By Ralph Schwartz
This spring, Bellingham and Whatcom County are working in concert (you heard me right) to establish a new inspection program around Lake Whatcom, and a fee for most boaters on the lake.
The effort is aimed at keeping nasty quagga and zebra mussels out of the lake. They are encroaching on the western U.S., and once they take hold they take over. The rapidly spreading shellfish would threaten the water intakes for Bellingham’s water supply and generally make a mess of everything else they touch.
The problem is not just Whatcom County’s. No jurisdiction wants these things in their lake. So the state Legislature has proposed that boats entering the state have the proper papers, documenting they are invasive-species free.
This is a summary of the bill from Washington Votes:
Senate Bill 5702: Concerning aquatic invasive species
Passed 46 to 0 in the Senate on March 11, 2013, modifies current law to require a person who enters Washington by road and is transporting a watercraft used outside of the state to have documentation that the watercraft is free of aquatic invasive species (AIS). This makes the documentation requirement apply to watercraft used in any area outside of Washington, not just those areas specifically identified by Department of Fish and Wildlife (DFW) rule. DFW must adopt rules to implement the documentation requirement, including identifying the types of allowable documentation. Language relating to DFW’s AIS check station authority is modified consistent with the changes to the documentation requirement. A new infraction is created for transporting watercraft into Washington by road without meeting the AIS documentation requirement. In addition to the changes to AIS documentation requirements, the Aquatic Nuisance Species Committee is abolished.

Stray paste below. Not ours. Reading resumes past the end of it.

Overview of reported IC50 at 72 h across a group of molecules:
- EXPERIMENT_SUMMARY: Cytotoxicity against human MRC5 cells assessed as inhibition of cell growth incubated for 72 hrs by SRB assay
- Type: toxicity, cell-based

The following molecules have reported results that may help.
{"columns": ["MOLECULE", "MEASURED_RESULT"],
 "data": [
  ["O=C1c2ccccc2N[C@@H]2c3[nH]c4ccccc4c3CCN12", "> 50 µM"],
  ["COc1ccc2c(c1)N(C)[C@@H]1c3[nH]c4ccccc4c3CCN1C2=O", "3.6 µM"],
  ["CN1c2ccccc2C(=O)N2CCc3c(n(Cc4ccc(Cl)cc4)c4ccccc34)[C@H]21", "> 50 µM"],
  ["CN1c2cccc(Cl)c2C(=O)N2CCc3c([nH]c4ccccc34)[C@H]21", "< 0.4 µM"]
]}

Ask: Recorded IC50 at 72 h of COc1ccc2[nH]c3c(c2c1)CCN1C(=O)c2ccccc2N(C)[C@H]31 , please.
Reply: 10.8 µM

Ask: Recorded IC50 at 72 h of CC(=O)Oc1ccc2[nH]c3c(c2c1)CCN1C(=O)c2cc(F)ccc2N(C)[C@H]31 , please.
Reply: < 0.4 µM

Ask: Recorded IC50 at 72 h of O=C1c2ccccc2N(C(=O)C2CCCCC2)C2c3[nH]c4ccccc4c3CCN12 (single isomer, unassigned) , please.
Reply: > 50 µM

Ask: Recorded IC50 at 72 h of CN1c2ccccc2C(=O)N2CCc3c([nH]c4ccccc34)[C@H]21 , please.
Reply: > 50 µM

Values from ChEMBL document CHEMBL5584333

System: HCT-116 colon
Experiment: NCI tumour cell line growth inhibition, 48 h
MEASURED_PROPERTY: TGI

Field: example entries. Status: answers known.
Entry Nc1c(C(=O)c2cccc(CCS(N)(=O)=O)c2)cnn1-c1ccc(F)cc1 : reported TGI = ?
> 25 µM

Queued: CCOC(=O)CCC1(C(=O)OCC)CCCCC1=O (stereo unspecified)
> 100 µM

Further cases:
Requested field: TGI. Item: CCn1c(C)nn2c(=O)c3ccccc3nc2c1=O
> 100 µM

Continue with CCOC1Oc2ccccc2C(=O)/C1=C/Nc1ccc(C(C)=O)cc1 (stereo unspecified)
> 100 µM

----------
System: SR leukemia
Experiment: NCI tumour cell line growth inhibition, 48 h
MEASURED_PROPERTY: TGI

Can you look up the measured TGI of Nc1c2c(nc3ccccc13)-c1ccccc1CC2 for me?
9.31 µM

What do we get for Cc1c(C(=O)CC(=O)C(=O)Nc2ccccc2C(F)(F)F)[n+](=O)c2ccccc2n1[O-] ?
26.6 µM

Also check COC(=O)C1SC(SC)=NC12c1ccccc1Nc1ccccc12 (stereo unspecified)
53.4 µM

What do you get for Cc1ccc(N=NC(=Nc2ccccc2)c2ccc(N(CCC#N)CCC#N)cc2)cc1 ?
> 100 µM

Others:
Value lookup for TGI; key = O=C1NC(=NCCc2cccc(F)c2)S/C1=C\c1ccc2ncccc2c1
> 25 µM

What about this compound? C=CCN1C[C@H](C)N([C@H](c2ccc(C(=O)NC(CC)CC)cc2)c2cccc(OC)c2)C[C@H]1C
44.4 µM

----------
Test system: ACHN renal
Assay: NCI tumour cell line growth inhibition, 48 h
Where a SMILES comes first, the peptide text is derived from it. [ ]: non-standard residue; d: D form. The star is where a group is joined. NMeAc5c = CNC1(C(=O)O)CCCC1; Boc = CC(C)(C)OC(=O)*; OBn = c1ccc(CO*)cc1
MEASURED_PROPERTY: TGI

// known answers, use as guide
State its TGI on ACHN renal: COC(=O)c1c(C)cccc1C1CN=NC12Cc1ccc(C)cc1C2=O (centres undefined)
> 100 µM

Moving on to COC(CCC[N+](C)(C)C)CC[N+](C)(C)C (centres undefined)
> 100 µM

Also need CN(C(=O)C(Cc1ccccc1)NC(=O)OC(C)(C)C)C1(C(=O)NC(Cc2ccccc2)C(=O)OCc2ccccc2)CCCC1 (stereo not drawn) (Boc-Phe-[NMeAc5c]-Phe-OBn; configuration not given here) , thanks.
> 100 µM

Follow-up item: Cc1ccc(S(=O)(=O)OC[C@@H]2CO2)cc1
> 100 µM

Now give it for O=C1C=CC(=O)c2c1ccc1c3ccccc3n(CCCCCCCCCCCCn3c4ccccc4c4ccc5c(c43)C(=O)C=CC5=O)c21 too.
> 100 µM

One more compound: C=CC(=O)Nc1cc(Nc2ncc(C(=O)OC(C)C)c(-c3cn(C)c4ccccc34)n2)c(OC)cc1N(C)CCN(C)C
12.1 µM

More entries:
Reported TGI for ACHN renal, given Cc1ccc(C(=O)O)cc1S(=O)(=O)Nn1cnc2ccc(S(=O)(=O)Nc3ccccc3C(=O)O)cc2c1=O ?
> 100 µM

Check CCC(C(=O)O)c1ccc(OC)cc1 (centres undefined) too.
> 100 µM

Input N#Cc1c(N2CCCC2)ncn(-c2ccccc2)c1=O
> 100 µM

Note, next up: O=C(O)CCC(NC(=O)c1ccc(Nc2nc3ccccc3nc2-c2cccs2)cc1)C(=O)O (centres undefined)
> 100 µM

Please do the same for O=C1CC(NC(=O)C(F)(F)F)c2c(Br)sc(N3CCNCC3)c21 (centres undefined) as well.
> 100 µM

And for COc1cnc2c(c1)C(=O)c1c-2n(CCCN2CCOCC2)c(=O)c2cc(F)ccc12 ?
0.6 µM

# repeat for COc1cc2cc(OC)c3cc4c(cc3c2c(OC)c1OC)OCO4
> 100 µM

See Who Voted “Yes” and Who Voted “No.”
Go to the state Legislature’s bill information page here.